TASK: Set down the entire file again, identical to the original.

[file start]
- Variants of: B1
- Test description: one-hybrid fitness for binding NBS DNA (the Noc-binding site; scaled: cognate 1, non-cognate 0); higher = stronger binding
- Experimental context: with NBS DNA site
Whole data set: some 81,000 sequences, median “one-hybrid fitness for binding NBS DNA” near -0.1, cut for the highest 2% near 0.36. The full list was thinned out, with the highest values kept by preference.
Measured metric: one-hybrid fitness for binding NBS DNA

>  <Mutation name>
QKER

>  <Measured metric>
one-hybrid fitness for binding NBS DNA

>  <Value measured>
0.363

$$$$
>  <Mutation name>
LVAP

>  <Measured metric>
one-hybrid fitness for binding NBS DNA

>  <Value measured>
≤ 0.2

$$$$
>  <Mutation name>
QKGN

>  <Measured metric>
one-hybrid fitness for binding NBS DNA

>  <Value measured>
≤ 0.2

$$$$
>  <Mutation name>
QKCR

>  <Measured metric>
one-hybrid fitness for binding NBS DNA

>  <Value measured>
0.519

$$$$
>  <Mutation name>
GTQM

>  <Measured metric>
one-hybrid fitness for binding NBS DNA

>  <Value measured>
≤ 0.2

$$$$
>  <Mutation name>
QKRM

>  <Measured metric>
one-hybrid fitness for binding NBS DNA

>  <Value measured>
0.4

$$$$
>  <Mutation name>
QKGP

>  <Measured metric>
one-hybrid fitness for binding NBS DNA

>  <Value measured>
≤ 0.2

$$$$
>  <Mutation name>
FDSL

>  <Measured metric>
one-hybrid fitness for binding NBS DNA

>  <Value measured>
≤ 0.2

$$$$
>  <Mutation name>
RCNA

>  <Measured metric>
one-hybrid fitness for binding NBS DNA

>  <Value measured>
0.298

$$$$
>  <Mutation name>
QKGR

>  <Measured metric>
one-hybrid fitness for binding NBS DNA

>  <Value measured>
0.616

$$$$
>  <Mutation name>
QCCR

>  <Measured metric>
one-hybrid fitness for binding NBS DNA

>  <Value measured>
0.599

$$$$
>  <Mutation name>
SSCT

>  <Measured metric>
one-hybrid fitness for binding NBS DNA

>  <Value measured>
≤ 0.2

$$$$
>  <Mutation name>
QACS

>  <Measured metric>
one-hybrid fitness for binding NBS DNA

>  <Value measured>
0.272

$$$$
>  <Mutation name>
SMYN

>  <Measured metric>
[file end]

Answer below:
- Variants of: B1
- Test description: one-hybrid fitness for binding NBS DNA (the Noc-binding site; scaled: cognate 1, non-cognate 0); higher = stronger binding
- Experimental context: with NBS DNA site
Whole data set: some 81,000 sequences, median “one-hybrid fitness for binding NBS DNA” near -0.1, cut for the highest 2% near 0.36. The full list was thinned out, with the highest values kept by preference.
Measured metric: one-hybrid fitness for binding NBS DNA

>  <Mutation name>
QKER

>  <Measured metric>
one-hybrid fitness for binding NBS DNA

>  <Value measured>
0.363

$$$$
>  <Mutation name>
LVAP

>  <Measured metric>
one-hybrid fitness for binding NBS DNA

>  <Value measured>
≤ 0.2

$$$$
>  <Mutation name>
QKGN

>  <Measured metric>
one-hybrid fitness for binding NBS DNA

>  <Value measured>
≤ 0.2

$$$$
>  <Mutation name>
QKCR

>  <Measured metric>
one-hybrid fitness for binding NBS DNA

>  <Value measured>
0.519

$$$$
>  <Mutation name>
GTQM

>  <Measured metric>
one-hybrid fitness for binding NBS DNA

>  <Value measured>
≤ 0.2

$$$$
>  <Mutation name>
QKRM

>  <Measured metric>
one-hybrid fitness for binding NBS DNA

>  <Value measured>
0.4

$$$$
>  <Mutation name>
QKGP

>  <Measured metric>
one-hybrid fitness for binding NBS DNA

>  <Value measured>
≤ 0.2

$$$$
>  <Mutation name>
FDSL

>  <Measured metric>
one-hybrid fitness for binding NBS DNA

>  <Value measured>
≤ 0.2

$$$$
>  <Mutation name>
RCNA

>  <Measured metric>
one-hybrid fitness for binding NBS DNA

>  <Value measured>
0.298

$$$$
>  <Mutation name>
QKGR

>  <Measured metric>
one-hybrid fitness for binding NBS DNA

>  <Value measured>
0.616

$$$$
>  <Mutation name>
QCCR

>  <Measured metric>
one-hybrid fitness for binding NBS DNA

>  <Value measured>
0.599

$$$$
>  <Mutation name>
SSCT

>  <Measured metric>
one-hybrid fitness for binding NBS DNA

>  <Value measured>
≤ 0.2

$$$$
>  <Mutation name>
QACS

>  <Measured metric>
one-hybrid fitness for binding NBS DNA

>  <Value measured>
0.272

$$$$
>  <Mutation name>
SMYN

>  <Measured metric>